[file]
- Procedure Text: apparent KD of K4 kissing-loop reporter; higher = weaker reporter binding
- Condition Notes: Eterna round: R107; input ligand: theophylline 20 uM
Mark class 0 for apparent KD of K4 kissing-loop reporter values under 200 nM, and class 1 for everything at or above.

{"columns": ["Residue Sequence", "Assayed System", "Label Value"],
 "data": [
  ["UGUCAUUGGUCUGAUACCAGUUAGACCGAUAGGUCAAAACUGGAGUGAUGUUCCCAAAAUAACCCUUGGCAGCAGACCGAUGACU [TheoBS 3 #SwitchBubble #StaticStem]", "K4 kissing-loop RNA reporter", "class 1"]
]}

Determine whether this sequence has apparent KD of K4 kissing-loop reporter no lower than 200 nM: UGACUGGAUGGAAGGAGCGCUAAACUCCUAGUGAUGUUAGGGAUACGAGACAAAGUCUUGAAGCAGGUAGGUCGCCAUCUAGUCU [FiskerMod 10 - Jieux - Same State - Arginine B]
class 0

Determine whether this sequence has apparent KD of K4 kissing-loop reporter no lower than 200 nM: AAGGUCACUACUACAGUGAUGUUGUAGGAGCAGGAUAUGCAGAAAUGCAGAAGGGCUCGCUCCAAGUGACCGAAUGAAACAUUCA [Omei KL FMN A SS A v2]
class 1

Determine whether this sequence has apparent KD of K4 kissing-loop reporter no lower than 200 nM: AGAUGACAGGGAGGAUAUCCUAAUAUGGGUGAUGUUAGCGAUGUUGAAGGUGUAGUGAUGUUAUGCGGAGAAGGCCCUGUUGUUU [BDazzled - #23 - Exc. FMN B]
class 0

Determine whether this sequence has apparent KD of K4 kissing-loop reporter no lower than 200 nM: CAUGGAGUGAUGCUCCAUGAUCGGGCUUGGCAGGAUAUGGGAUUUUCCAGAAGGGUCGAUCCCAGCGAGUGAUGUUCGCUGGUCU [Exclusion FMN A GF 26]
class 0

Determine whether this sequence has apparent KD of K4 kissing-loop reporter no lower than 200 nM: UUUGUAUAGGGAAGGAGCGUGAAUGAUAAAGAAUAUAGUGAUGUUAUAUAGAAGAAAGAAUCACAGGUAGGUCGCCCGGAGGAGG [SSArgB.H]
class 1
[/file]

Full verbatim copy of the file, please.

- Procedure Text: apparent KD of K4 kissing-loop reporter; higher = weaker reporter binding
- Condition Notes: Eterna round: R107; input ligand: theophylline 20 uM
Mark class 0 for apparent KD of K4 kissing-loop reporter values under 200 nM, and class 1 for everything at or above.

{"columns": ["Residue Sequence", "Assayed System", "Label Value"],
 "data": [
  ["UGUCAUUGGUCUGAUACCAGUUAGACCGAUAGGUCAAAACUGGAGUGAUGUUCCCAAAAUAACCCUUGGCAGCAGACCGAUGACU [TheoBS 3 #SwitchBubble #StaticStem]", "K4 kissing-loop RNA reporter", "class 1"]
]}

Determine whether this sequence has apparent KD of K4 kissing-loop reporter no lower than 200 nM: UGACUGGAUGGAAGGAGCGCUAAACUCCUAGUGAUGUUAGGGAUACGAGACAAAGUCUUGAAGCAGGUAGGUCGCCAUCUAGUCU [FiskerMod 10 - Jieux - Same State - Arginine B]
class 0

Determine whether this sequence has apparent KD of K4 kissing-loop reporter no lower than 200 nM: AAGGUCACUACUACAGUGAUGUUGUAGGAGCAGGAUAUGCAGAAAUGCAGAAGGGCUCGCUCCAAGUGACCGAAUGAAACAUUCA [Omei KL FMN A SS A v2]
class 1

Determine whether this sequence has apparent KD of K4 kissing-loop reporter no lower than 200 nM: AGAUGACAGGGAGGAUAUCCUAAUAUGGGUGAUGUUAGCGAUGUUGAAGGUGUAGUGAUGUUAUGCGGAGAAGGCCCUGUUGUUU [BDazzled - #23 - Exc. FMN B]
class 0

Determine whether this sequence has apparent KD of K4 kissing-loop reporter no lower than 200 nM: CAUGGAGUGAUGCUCCAUGAUCGGGCUUGGCAGGAUAUGGGAUUUUCCAGAAGGGUCGAUCCCAGCGAGUGAUGUUCGCUGGUCU [Exclusion FMN A GF 26]
class 0

Determine whether this sequence has apparent KD of K4 kissing-loop reporter no lower than 200 nM: UUUGUAUAGGGAAGGAGCGUGAAUGAUAAAGAAUAUAGUGAUGUUAUAUAGAAGAAAGAAUCACAGGUAGGUCGCCCGGAGGAGG [SSArgB.H]
class 1